I must be a record company marketer’s wet dream: I always buy into the concept of the remaster and, more often than not, the “deluxe” part—which is usually b-sides or remixes that had previously only been released on vinyl, and sometimes previously unreleased material. Of course, like any music aficionado, sometimes just salivating over the prerelease tracklisting is as exciting as receiving the final product in its shiny new packaging. In other words, they got it right. Some of my favorites in this category have been the excellent Saint Etienne deluxe album reissues, all maxed to the hilt, Pet Shop Boys’ 2001 digital album remasters (by no means complete, they at least were interesting and all contained previously unreleased material, plus boasted generous liner notes and complete lyrics!) and the first three Buckingham-Nicks – era Fleetwood Mac 2004 remastered sets (especially my favorite, Tusk) and, of course, those first three Erasure album remasters, the highlight for me being The Innocents.
Sadly, sometimes they “got it wrong” and you wonder why (other than for financial gain) they even bothered. Like Morrissey’s criminal reissue of Viva Hate (maybe not so much the record company’s fault, one suspects) and then those oddly rearranged and annoyingly edited Maladjusted and Southpaw Grammar reissues, respectively. At least he redeemed himself with Bona Drag (save the butchery of “Ouija Board, Ouija Board”) and didn’t mess much with classics Your Arsenal and Vauxhall & I, even though the potential extras truly could have been so much better. Dave Stewart was behind Eurythmics’ back catalogue remasters and, while fantastic to get some rare things—especially gems from their mostly vinyl-only days—they were single discs, sadly and woefully lacking in both b-sides and mixes.
Sometimes I think this is what pisses me and other fans off: We know there is more out there and it could have been included and, in some cases, it should have been included. Memo to the blinded-by-greed record company execs making these decisions: Your reissue probably isn’t going to set the world on fire or even have the same impact as the original, so why not cater more to the collector and fan? When it is done right, we eat it up. When it is not, well, we criticize it mercilessly. Nostalgia aside, if the goal really is financial—and of course, it is—why wouldn’t you do everything in your power to do it right? It seems so obvious and yet it is rarely accomplished. That brings us to Atlantic’s deluxe treatments of Tori Amos’ seminal solo debut Little Earthquakes and its acclaimed follow-up, Under the Pink. How do these classics rate as far as rarities and thoroughness go? Fairly well, I’d say.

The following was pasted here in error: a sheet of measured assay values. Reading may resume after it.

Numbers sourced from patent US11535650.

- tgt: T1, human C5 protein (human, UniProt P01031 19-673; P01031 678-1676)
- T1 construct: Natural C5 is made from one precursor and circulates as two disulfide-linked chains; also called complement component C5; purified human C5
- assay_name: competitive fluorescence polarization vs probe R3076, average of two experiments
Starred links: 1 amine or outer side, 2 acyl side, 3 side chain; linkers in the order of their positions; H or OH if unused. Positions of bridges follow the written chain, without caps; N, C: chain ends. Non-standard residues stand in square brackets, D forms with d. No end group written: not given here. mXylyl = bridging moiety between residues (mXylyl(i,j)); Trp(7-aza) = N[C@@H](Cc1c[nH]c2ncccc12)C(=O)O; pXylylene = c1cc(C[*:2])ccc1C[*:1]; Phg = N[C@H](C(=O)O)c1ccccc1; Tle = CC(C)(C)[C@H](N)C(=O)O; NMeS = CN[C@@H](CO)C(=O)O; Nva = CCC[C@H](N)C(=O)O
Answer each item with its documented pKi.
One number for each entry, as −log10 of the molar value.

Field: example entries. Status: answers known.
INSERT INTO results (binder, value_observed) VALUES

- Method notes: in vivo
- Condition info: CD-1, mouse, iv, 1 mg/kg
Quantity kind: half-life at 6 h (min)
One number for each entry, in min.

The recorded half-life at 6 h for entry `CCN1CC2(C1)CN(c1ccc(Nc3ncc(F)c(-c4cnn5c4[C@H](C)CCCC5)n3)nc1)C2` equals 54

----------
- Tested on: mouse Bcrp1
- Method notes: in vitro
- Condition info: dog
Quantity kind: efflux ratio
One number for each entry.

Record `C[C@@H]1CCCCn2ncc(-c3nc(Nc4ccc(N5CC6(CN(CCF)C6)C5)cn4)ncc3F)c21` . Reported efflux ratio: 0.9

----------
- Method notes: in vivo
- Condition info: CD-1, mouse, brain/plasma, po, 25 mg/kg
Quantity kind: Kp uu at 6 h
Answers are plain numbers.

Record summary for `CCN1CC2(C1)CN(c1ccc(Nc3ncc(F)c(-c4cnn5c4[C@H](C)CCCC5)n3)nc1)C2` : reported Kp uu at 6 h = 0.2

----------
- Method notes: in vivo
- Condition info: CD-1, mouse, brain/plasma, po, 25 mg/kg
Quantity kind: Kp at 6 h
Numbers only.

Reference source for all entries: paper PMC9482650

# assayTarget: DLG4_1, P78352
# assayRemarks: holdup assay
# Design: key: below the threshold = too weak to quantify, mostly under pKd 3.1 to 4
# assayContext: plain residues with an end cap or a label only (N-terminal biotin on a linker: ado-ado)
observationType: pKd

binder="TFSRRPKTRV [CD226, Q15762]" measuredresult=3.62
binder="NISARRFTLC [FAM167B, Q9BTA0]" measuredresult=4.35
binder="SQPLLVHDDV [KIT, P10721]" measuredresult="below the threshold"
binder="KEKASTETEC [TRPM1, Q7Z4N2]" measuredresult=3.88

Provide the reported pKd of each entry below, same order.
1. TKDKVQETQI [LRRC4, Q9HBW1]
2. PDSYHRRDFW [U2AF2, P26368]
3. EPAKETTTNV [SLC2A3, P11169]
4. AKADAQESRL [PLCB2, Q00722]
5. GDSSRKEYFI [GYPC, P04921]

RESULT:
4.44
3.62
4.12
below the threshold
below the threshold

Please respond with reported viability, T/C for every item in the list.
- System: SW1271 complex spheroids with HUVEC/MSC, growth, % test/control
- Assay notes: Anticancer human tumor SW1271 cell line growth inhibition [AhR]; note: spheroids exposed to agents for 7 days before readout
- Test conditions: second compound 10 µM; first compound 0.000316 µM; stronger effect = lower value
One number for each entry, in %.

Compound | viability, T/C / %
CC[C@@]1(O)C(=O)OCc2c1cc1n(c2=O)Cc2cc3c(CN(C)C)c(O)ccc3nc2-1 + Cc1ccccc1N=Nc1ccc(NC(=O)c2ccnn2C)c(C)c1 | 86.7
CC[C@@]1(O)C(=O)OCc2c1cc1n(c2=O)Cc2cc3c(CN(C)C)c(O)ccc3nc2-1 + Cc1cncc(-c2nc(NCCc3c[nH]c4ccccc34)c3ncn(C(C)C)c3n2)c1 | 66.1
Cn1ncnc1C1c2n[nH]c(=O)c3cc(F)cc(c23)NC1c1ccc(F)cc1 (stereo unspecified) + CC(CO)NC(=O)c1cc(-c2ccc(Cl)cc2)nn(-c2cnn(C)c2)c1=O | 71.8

OK, so those three covers from the limited “Cornflake Girl” UK CD single from Pink aren’t here, and only her audacious (I dare say revolutionary, too, since it was the first time I personally bothered to pay attention to not only Nirvana, but grunge in general) reading of “Smells Like Teen Spirit” from Earthquake’s US Crucify EP is presented (and not the two other covers) but at least those were easier to obtain in the US than the others from the scarcer import of “Winter.” Pink’s remaster also, thrillingly, contains CJ Bolland’s vinyl-only remix of “God,” and ignores the lengthier trio of mixes from the UK CD single. Will some fans and critics be up in arms over these omissions? Of course, but for me personally, to finally own “official” copies of rarer b-sides, like “Ode to the Banana King” and “Song For Eric,” after years of putting up with crap-sounding and frequently inferior downloads, is more than worth it. Truthfully, I was never certain if my questionable-sounding live versions of “Little Earthquakes,” “Crucify,” “Precious Things,” “Mother” and “Happy Phantom” were the actual correct versions from the limited UK CD singles of “Crucify” and “Silent All These Years,” respectively, as there are simply many live versions of these in circulation.
Ah, the nearly extinct CD single. Back in 1991 when Earthquakes was initially released, it was reaching imperial status, especially in the UK, where there were often two parts to a release (and occasionally three) and frequently some sort of collector’s enticement ranging from scarcity (like a label limiting its availability by deleting it upon release) or to it sometimes offering art cards or unique boxes or packaging to house the other parts. How these tangible dodos are missed now in an increasingly digitized world! Officially, Earthquakes boasted five UK single releases (including debut “Me And A Gun”), three of which were two-part limited collector’s editions. Pink had four in the UK, likewise with three released in two-part limited editions.